| TAX REFORM BILL IMPACTS 1031"Tax Cuts and Jobs Act" repeals personal property LKEs; Real estate exchanges saved, still vulnerable|
Dear Friends, The long-awaited Republican tax reform proposal, released yesterday, modifies Section 1031 by repealing exchanges for all tangible and intangible personal property, leaving like-kind exchanges for real estate intact. As the proposal is still fluid, Section 1031 could be further affected as the bill moves through the markup process and is debated in the Senate. Even though the current proposal is not 100% of what we had, the FEA is grateful for the efforts of the many members of Congress and congressional staff who worked hard to preserve the core aspects of Section 1031.
Released yesterday, the "Tax Cuts and Jobs Act," should move quickly through the legislative process. A Chairman's Mark, an addendum by the committee chair, is scheduled for Friday, November 3. Full markup and committee consideration is expected to begin next week, on Monday, November 6, 2017. The schedule is aggressive and subject to change.
Section 3303 of the bill repeals like-kind exchanges for all personal property, such as machinery, equipment, vehicles, artwork, collectibles, and other intangible business assets. Real estate exchanges are preserved in the initial proposal, but may face more scrutiny or modification as the bill moves through the House markup and continues through the Senate.
In the legislative Section-by-Section Summary, Republican drafters of the bill argue that the proposed use of full expensing on tangible personal property would be equivalent to the benefits of Section 1031:
"The bill provides full expensing for most tangible personal property which provides a
marginal effective tax rate of zero percent to fully expensed property, equating to the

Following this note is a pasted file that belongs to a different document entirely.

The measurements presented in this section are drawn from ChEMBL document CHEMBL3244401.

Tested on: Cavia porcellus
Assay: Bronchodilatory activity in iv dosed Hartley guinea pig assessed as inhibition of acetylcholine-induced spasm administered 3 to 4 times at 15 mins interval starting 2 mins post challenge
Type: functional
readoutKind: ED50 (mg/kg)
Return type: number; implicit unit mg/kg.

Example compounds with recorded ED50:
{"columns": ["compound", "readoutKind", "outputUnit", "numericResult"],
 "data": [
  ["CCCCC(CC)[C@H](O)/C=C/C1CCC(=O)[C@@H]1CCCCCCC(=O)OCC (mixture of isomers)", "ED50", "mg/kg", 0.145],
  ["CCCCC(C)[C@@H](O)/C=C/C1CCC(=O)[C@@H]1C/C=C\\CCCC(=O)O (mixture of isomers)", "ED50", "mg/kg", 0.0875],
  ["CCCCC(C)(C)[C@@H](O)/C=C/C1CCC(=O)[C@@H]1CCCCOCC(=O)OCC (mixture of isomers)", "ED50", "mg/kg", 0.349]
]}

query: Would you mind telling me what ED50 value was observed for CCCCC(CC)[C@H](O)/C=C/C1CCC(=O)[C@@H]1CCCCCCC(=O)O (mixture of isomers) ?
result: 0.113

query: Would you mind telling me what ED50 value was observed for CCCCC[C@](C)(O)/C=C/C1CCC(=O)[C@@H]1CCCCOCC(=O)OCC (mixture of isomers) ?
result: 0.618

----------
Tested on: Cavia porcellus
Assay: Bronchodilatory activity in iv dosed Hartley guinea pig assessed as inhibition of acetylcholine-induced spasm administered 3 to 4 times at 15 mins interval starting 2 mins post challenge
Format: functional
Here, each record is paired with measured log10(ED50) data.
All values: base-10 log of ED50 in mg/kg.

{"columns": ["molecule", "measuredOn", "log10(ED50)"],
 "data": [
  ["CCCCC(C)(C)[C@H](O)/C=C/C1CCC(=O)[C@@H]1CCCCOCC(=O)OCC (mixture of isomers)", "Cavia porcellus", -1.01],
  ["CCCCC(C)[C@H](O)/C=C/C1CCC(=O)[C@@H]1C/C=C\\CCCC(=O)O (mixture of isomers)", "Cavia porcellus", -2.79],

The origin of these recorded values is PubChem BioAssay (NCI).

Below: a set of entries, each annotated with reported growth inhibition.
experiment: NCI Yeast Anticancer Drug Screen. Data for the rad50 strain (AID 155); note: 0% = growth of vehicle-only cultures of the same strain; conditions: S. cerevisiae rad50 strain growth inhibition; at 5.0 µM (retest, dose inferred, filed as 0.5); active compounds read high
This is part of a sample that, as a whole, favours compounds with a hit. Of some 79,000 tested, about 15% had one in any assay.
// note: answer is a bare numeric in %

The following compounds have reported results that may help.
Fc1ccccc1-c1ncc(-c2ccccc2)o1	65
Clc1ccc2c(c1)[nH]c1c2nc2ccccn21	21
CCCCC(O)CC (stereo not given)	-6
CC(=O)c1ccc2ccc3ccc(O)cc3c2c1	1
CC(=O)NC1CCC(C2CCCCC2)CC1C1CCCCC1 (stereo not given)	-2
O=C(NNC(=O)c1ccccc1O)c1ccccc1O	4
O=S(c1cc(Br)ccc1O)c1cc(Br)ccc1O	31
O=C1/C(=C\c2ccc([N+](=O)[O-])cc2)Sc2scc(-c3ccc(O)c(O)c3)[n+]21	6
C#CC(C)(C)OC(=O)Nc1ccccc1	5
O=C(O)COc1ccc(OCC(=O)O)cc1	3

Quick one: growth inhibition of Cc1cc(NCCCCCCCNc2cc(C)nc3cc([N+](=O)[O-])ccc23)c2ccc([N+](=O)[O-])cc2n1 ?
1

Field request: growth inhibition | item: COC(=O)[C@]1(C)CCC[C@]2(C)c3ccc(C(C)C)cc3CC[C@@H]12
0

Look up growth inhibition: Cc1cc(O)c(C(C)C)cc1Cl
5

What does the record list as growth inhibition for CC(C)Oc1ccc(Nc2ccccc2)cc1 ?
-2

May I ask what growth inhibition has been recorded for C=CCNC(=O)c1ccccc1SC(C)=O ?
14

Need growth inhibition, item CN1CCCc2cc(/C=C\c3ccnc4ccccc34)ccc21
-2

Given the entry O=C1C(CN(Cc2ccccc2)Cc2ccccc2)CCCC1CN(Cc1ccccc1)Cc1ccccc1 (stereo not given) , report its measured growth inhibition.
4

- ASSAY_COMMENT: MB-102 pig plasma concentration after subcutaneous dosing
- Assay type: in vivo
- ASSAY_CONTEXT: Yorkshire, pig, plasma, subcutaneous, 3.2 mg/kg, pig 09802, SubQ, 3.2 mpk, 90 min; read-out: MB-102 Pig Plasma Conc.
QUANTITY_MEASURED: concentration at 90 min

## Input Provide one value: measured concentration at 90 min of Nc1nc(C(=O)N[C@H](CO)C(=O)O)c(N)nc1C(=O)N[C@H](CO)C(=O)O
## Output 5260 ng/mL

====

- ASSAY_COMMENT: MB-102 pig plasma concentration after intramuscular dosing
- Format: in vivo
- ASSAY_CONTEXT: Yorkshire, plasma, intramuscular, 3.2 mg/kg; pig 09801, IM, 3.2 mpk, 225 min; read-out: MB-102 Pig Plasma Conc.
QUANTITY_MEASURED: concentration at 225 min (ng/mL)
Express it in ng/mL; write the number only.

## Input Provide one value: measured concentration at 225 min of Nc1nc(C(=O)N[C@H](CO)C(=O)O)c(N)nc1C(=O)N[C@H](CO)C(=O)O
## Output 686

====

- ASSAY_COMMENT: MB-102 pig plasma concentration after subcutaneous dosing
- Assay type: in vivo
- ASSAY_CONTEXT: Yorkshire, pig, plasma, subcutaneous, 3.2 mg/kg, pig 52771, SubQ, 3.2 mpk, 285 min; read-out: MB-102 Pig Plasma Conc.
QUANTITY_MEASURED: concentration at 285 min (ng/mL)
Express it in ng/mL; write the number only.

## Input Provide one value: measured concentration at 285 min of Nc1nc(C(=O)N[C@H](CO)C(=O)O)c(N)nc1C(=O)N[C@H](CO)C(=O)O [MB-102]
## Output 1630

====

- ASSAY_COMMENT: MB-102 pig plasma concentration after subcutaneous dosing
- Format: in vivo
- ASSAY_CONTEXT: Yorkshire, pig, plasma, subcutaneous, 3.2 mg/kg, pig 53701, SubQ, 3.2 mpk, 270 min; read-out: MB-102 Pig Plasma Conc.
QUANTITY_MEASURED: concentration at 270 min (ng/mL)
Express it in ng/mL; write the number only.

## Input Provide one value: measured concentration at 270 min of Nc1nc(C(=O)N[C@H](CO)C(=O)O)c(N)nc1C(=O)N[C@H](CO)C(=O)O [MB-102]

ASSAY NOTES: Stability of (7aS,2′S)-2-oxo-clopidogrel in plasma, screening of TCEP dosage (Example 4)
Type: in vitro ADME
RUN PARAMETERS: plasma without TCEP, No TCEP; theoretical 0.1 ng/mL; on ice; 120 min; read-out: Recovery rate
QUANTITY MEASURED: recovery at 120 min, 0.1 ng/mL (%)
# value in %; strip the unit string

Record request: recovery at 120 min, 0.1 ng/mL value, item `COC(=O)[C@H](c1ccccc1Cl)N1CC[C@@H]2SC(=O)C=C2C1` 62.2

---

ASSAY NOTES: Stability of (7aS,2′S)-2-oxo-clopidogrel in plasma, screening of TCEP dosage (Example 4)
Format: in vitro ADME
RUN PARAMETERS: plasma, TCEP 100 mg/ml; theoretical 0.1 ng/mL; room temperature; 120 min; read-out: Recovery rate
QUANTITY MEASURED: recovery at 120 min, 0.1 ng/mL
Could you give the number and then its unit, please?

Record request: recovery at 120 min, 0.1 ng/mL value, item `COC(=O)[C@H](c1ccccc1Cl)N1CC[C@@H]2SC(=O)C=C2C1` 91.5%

deferral that like-kind exchanges provide currently."
The expensing provision is temporary, sunsetting after five years. The Federation of Exchange Accommodators (FEA), the national trade association for 1031 practitioners like 1031 CORP., and its allies have argued that a temporary expensing regime does not provide an equal benefit, and results in a tax cliff at the end of the five-year period.
The use of Section 1031 like-kind exchanges to defer taxes indefinitely, and the possibility to eventually escape taxation, is also mentioned in the explanation. Republicans Set Aggressive Tentative Schedule, Aim for Thanksgiving
The proposed schedule to move the bill through the legislative process, updated this week, is as follows:
- Week of November 6: Markup in the House Ways & Means Committee.
- Week of November 13: House Floor consideration of the tax reform bill. / Markup (tentative) in the Senate Finance Committee.
- November 17 - December 24: Passage of tax reform bill targeted for as early as the Thanksgiving recess (November 17) or as late as Christmas Eve.
- The goal of the White House and Republican leadership is to have a tax reform bill signed into law within the next 3 to 8 weeks.
If the bill is passed into law:
- December 31, 2017: Deadline to complete sale/acquisition of either relinquished or replacement property, in order to qualify for treatment of Section 1031.
- January 1, 2018: Modifications to Section 1031 become effective.
The legislative schedule is aggressive. Many lobbyists, business groups, and constituents will be weighing in with members of Congress over the next few weeks. We are reviewing the bill and will be providing more information on potential impacts to Section 1031 like-kind exchanges as more information becomes available.
Please Tell Congress to Preserve Section 1031 in its Current State
Click here to tell Congress to preserve Section 1031. We only have a few days to get our letters in before the House finishes their mark-up and takes a vote